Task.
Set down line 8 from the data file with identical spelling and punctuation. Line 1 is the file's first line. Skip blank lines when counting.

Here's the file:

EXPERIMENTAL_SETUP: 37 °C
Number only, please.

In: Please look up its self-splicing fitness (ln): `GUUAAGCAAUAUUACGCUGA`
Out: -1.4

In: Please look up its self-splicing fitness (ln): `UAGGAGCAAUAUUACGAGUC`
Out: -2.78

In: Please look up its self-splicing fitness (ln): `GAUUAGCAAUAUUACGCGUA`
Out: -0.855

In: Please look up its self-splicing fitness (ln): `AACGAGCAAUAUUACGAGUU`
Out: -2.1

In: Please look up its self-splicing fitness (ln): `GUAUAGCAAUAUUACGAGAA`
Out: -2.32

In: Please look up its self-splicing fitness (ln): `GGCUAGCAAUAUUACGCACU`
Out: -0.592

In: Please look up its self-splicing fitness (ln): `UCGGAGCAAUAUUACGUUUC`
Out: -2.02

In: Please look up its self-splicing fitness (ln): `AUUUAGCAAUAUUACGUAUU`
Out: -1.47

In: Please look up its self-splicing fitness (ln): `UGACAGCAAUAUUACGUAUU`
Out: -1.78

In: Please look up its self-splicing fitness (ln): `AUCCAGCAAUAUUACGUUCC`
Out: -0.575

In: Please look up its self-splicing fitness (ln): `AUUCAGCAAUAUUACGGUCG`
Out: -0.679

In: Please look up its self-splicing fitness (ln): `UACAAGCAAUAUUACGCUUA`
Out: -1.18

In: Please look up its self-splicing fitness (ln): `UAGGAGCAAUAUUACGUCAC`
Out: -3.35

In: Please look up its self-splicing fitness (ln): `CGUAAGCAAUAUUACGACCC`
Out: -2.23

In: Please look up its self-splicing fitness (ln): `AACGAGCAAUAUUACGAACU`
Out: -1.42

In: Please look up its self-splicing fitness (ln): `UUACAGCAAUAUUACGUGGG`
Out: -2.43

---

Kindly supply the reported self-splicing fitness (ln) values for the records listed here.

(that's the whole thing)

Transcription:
Out: -0.855